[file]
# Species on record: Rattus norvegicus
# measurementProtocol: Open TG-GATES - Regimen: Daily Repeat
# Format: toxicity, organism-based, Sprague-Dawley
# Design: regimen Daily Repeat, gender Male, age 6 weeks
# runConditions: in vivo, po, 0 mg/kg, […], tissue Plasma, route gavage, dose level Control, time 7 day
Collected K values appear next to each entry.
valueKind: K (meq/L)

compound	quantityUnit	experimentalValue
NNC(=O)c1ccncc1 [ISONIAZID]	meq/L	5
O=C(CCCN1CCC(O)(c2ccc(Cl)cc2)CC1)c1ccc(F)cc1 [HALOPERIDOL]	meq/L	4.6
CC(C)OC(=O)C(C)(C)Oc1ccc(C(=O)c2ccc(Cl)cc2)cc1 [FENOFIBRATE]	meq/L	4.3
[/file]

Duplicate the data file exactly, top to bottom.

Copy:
# Species on record: Rattus norvegicus
# measurementProtocol: Open TG-GATES - Regimen: Daily Repeat
# Format: toxicity, organism-based, Sprague-Dawley
# Design: regimen Daily Repeat, gender Male, age 6 weeks
# runConditions: in vivo, po, 0 mg/kg, […], tissue Plasma, route gavage, dose level Control, time 7 day
Collected K values appear next to each entry.
valueKind: K (meq/L)

compound	quantityUnit	experimentalValue
NNC(=O)c1ccncc1 [ISONIAZID]	meq/L	5
O=C(CCCN1CCC(O)(c2ccc(Cl)cc2)CC1)c1ccc(F)cc1 [HALOPERIDOL]	meq/L	4.6
CC(C)OC(=O)C(C)(C)Oc1ccc(C(=O)c2ccc(Cl)cc2)cc1 [FENOFIBRATE]	meq/L	4.3